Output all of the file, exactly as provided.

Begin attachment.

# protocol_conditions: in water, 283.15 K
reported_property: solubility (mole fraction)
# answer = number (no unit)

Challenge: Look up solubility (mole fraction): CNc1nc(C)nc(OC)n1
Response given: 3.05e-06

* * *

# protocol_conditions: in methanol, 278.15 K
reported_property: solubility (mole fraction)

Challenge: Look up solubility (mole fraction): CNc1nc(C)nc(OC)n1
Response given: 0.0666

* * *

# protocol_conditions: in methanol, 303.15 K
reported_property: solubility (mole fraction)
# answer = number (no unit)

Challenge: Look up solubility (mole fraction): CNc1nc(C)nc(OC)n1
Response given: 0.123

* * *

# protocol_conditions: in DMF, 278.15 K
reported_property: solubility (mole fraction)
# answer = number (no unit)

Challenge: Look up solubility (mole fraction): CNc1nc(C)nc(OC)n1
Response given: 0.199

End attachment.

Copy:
# protocol_conditions: in water, 283.15 K
reported_property: solubility (mole fraction)
# answer = number (no unit)

Challenge: Look up solubility (mole fraction): CNc1nc(C)nc(OC)n1
Response given: 3.05e-06

* * *

# protocol_conditions: in methanol, 278.15 K
reported_property: solubility (mole fraction)

Challenge: Look up solubility (mole fraction): CNc1nc(C)nc(OC)n1
Response given: 0.0666

* * *

# protocol_conditions: in methanol, 303.15 K
reported_property: solubility (mole fraction)
# answer = number (no unit)

Challenge: Look up solubility (mole fraction): CNc1nc(C)nc(OC)n1
Response given: 0.123

* * *

# protocol_conditions: in DMF, 278.15 K
reported_property: solubility (mole fraction)
# answer = number (no unit)

Challenge: Look up solubility (mole fraction): CNc1nc(C)nc(OC)n1
Response given: 0.199